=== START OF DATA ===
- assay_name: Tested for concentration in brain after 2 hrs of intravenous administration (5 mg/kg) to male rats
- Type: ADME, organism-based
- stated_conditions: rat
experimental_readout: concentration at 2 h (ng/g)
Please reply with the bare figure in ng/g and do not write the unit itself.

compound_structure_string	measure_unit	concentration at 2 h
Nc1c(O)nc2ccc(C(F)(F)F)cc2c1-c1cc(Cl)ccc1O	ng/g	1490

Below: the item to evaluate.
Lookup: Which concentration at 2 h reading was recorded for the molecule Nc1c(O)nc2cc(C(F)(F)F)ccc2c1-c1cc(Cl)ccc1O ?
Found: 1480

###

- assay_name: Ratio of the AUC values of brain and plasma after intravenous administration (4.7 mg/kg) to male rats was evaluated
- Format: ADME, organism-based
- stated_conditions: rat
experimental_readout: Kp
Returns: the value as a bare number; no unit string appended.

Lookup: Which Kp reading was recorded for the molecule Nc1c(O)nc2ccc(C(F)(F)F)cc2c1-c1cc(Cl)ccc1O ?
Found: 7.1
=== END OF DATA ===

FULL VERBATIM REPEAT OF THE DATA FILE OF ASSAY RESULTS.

- assay_name: Tested for concentration in brain after 2 hrs of intravenous administration (5 mg/kg) to male rats
- Type: ADME, organism-based
- stated_conditions: rat
experimental_readout: concentration at 2 h (ng/g)
Please reply with the bare figure in ng/g and do not write the unit itself.

compound_structure_string	measure_unit	concentration at 2 h
Nc1c(O)nc2ccc(C(F)(F)F)cc2c1-c1cc(Cl)ccc1O	ng/g	1490

Below: the item to evaluate.
Lookup: Which concentration at 2 h reading was recorded for the molecule Nc1c(O)nc2cc(C(F)(F)F)ccc2c1-c1cc(Cl)ccc1O ?
Found: 1480

###

- assay_name: Ratio of the AUC values of brain and plasma after intravenous administration (4.7 mg/kg) to male rats was evaluated
- Format: ADME, organism-based
- stated_conditions: rat
experimental_readout: Kp
Returns: the value as a bare number; no unit string appended.

Lookup: Which Kp reading was recorded for the molecule Nc1c(O)nc2ccc(C(F)(F)F)cc2c1-c1cc(Cl)ccc1O ?
Found: 7.1